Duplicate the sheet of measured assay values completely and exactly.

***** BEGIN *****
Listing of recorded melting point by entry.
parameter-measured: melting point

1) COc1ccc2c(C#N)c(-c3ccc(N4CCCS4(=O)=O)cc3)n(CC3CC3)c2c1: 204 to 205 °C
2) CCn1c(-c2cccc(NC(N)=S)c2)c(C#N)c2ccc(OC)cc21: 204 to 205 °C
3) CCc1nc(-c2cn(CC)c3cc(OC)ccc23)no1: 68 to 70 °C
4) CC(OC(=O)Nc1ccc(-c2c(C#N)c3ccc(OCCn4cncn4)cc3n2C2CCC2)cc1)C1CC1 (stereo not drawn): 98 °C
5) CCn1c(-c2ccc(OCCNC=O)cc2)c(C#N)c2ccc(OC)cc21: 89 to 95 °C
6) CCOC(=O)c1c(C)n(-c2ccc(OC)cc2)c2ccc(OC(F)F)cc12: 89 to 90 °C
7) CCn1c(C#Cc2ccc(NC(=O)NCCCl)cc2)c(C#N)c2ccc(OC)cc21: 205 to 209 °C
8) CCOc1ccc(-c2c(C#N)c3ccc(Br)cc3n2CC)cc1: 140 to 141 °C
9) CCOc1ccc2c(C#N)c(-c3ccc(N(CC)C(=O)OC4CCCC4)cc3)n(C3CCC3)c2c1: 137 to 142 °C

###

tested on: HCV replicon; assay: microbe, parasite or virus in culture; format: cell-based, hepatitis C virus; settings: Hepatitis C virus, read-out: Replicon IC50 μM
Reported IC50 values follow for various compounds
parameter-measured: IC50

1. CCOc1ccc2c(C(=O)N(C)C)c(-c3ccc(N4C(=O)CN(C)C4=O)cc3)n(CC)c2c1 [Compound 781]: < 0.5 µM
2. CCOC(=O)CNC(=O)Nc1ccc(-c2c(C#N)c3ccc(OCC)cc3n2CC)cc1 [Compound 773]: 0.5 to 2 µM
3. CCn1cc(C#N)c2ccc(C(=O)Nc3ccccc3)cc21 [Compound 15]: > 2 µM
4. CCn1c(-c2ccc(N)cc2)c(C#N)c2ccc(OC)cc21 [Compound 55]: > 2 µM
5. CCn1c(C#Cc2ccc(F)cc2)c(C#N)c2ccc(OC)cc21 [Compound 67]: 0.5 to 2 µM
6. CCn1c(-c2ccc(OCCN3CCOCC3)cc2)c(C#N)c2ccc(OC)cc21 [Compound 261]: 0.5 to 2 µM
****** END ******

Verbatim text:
Listing of recorded melting point by entry.
parameter-measured: melting point

1) COc1ccc2c(C#N)c(-c3ccc(N4CCCS4(=O)=O)cc3)n(CC3CC3)c2c1: 204 to 205 °C
2) CCn1c(-c2cccc(NC(N)=S)c2)c(C#N)c2ccc(OC)cc21: 204 to 205 °C
3) CCc1nc(-c2cn(CC)c3cc(OC)ccc23)no1: 68 to 70 °C
4) CC(OC(=O)Nc1ccc(-c2c(C#N)c3ccc(OCCn4cncn4)cc3n2C2CCC2)cc1)C1CC1 (stereo not drawn): 98 °C
5) CCn1c(-c2ccc(OCCNC=O)cc2)c(C#N)c2ccc(OC)cc21: 89 to 95 °C
6) CCOC(=O)c1c(C)n(-c2ccc(OC)cc2)c2ccc(OC(F)F)cc12: 89 to 90 °C
7) CCn1c(C#Cc2ccc(NC(=O)NCCCl)cc2)c(C#N)c2ccc(OC)cc21: 205 to 209 °C
8) CCOc1ccc(-c2c(C#N)c3ccc(Br)cc3n2CC)cc1: 140 to 141 °C
9) CCOc1ccc2c(C#N)c(-c3ccc(N(CC)C(=O)OC4CCCC4)cc3)n(C3CCC3)c2c1: 137 to 142 °C

###

tested on: HCV replicon; assay: microbe, parasite or virus in culture; format: cell-based, hepatitis C virus; settings: Hepatitis C virus, read-out: Replicon IC50 μM
Reported IC50 values follow for various compounds
parameter-measured: IC50

1. CCOc1ccc2c(C(=O)N(C)C)c(-c3ccc(N4C(=O)CN(C)C4=O)cc3)n(CC)c2c1 [Compound 781]: < 0.5 µM
2. CCOC(=O)CNC(=O)Nc1ccc(-c2c(C#N)c3ccc(OCC)cc3n2CC)cc1 [Compound 773]: 0.5 to 2 µM
3. CCn1cc(C#N)c2ccc(C(=O)Nc3ccccc3)cc21 [Compound 15]: > 2 µM
4. CCn1c(-c2ccc(N)cc2)c(C#N)c2ccc(OC)cc21 [Compound 55]: > 2 µM
5. CCn1c(C#Cc2ccc(F)cc2)c(C#N)c2ccc(OC)cc21 [Compound 67]: 0.5 to 2 µM
6. CCn1c(-c2ccc(OCCN3CCOCC3)cc2)c(C#N)c2ccc(OC)cc21 [Compound 261]: 0.5 to 2 µM